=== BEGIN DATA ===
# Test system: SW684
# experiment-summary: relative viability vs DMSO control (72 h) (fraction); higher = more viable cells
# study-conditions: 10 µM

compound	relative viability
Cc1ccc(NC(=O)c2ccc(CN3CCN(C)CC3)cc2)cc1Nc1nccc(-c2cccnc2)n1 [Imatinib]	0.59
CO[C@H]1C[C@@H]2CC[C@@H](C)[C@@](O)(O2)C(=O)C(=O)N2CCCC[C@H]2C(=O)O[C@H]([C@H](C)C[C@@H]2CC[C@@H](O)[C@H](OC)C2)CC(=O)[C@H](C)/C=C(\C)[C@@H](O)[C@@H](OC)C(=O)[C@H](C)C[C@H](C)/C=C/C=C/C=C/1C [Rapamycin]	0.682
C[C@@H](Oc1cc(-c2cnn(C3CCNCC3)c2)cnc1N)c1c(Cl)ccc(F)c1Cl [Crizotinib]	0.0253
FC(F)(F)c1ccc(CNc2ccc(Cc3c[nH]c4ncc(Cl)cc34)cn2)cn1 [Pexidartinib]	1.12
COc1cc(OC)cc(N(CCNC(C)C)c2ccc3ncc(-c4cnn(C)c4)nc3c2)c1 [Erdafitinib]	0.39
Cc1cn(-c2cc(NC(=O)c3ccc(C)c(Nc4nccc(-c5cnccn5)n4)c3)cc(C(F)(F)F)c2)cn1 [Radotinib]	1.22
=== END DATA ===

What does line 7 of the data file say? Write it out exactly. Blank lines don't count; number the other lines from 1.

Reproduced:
C[C@@H](Oc1cc(-c2cnn(C3CCNCC3)c2)cnc1N)c1c(Cl)ccc(F)c1Cl [Crizotinib]	0.0253